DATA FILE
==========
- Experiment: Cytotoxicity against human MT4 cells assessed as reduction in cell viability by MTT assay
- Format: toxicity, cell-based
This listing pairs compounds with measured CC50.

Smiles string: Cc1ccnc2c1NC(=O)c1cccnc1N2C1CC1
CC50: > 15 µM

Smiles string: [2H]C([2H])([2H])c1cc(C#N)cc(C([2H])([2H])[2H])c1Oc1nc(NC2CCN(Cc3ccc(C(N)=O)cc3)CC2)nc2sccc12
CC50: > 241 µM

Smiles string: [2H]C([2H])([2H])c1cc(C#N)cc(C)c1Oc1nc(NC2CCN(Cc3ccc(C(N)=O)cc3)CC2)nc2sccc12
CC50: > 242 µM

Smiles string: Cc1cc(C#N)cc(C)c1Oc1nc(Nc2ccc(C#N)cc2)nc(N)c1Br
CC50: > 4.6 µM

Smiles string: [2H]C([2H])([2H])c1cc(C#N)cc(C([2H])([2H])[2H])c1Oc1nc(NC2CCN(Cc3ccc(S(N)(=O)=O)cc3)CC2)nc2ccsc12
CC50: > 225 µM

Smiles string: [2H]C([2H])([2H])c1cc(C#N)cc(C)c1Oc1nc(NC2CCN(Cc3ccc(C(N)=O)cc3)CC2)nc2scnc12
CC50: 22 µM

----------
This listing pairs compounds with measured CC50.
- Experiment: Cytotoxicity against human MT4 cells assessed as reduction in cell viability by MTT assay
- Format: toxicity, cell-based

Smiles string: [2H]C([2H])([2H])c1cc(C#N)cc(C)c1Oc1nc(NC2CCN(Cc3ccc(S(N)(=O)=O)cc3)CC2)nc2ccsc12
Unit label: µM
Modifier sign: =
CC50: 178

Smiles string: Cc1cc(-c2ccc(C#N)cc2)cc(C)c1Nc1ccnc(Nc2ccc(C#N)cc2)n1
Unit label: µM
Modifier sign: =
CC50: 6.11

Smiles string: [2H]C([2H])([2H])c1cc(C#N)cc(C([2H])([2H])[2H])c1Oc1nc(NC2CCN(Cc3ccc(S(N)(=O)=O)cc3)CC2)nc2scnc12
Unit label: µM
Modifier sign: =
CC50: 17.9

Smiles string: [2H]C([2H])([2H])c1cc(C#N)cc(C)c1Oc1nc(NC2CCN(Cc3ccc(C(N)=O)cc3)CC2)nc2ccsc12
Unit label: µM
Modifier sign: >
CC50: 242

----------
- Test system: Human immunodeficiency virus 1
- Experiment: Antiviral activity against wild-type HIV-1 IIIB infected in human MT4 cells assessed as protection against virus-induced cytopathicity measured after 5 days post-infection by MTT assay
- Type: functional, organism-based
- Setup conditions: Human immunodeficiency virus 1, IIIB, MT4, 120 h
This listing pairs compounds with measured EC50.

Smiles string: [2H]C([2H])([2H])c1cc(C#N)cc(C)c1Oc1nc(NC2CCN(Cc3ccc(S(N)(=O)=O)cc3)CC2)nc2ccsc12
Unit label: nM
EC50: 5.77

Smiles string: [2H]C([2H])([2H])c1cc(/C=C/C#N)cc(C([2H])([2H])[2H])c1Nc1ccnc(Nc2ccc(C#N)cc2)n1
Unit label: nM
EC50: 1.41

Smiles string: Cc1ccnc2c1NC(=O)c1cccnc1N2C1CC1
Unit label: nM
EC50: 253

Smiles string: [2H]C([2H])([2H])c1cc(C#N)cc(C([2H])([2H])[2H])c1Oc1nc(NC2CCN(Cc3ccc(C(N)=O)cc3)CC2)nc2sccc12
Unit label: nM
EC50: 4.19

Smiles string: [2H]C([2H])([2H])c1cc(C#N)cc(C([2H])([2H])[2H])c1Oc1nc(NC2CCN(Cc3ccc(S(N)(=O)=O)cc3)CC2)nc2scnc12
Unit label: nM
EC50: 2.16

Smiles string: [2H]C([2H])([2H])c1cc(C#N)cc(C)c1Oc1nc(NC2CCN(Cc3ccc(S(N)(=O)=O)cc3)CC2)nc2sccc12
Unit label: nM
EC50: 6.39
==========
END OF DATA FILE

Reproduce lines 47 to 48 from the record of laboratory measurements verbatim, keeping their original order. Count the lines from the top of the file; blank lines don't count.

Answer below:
EC50: 1.41

Smiles string: Cc1ccnc2c1NC(=O)c1cccnc1N2C1CC1